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Quasi-prime number

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A positive integer without small prime factors. This means that all prime factors of $n$ must be greater than $\mathcal P(n)$, where $\mathcal P(n)$ is a function that increases more slowly than $n$. For example,

$$\mathcal P(n)=n^{1/(\ln\ln n)^2}.$$

Quasi-prime numbers are well distributed in arithmetic progressions with large modulus.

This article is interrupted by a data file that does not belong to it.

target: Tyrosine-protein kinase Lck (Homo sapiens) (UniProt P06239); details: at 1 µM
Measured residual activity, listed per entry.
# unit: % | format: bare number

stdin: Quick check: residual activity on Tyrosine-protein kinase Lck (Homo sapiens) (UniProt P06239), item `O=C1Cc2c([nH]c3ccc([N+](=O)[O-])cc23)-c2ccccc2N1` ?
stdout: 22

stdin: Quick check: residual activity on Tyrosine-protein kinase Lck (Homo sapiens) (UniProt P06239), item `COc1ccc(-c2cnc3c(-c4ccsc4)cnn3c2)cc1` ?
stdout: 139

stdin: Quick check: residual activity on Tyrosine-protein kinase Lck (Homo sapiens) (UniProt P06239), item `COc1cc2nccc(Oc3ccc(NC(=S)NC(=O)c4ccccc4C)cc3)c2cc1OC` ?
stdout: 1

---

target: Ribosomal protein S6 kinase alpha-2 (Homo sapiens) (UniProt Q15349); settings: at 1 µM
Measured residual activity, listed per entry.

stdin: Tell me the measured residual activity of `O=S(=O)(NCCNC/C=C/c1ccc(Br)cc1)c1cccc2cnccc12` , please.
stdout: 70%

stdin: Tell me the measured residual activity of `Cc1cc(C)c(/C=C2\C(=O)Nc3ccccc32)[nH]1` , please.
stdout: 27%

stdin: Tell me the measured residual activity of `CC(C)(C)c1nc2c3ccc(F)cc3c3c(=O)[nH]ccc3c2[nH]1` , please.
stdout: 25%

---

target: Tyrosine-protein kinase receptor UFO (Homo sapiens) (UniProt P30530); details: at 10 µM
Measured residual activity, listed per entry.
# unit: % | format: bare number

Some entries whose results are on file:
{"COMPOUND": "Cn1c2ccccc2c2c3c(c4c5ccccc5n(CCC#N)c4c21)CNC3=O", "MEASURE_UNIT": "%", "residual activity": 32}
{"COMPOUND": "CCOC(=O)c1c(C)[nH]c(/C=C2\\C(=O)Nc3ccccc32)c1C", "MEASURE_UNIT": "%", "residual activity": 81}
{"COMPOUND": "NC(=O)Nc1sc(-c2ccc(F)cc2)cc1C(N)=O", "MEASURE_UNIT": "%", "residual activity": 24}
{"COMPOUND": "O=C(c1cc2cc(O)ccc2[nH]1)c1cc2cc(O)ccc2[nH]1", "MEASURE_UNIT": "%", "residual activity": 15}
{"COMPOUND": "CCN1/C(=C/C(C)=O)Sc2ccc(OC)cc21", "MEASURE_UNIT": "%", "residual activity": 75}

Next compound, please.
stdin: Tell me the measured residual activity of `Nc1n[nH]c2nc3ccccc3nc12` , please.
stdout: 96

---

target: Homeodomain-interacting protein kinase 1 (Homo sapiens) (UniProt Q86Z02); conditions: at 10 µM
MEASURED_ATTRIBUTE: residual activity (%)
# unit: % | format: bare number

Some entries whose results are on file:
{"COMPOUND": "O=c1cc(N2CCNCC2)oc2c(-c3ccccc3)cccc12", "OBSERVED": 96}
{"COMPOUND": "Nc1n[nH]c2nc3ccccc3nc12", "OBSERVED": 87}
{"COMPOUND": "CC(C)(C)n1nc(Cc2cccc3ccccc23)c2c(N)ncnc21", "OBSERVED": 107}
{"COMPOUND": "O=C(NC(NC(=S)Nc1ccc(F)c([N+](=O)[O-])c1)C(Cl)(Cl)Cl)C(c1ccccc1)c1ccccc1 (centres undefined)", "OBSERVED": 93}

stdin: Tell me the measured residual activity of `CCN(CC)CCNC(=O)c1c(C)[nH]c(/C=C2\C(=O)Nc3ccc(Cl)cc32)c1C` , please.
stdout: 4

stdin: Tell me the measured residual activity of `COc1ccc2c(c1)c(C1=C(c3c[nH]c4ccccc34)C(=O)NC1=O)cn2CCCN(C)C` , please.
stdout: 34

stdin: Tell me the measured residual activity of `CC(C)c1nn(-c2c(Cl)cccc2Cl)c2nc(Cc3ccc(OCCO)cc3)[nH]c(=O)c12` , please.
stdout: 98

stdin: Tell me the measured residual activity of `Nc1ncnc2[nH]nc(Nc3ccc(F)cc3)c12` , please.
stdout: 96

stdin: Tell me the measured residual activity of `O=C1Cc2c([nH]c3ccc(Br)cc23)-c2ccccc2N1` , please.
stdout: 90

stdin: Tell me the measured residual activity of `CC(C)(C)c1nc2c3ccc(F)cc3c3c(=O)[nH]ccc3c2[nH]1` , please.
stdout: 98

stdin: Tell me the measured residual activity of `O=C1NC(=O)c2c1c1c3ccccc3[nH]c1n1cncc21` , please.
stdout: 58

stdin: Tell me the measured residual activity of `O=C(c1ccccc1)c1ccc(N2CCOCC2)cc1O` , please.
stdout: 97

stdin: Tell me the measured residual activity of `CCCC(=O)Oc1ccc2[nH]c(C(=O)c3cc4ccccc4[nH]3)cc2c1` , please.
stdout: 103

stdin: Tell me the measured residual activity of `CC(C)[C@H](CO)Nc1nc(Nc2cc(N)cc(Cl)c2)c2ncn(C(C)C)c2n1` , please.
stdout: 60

Comments

See also Prime number; Distribution of prime numbers.

References

[a1] Diamond, Harold G.; Halberstam, H.; Galway, William F. "A higher-dimensional sieve method. With procedures for computing sieve functions" Cambridge Tracts in Mathematics 177. Cambridge University Press (2008). ISBN 978-0-521-89487-6 Zbl 1207.11099
How to Cite This Entry:
Quasi-prime number. Encyclopedia of Mathematics. URL: http://www.encyclopediaofmath.org/index.php?title=Quasi-prime_number&oldid=34441
This article was adapted from an original article by B.M. Bredikhin (originator), which appeared in Encyclopedia of Mathematics - ISBN 1402006098. See original article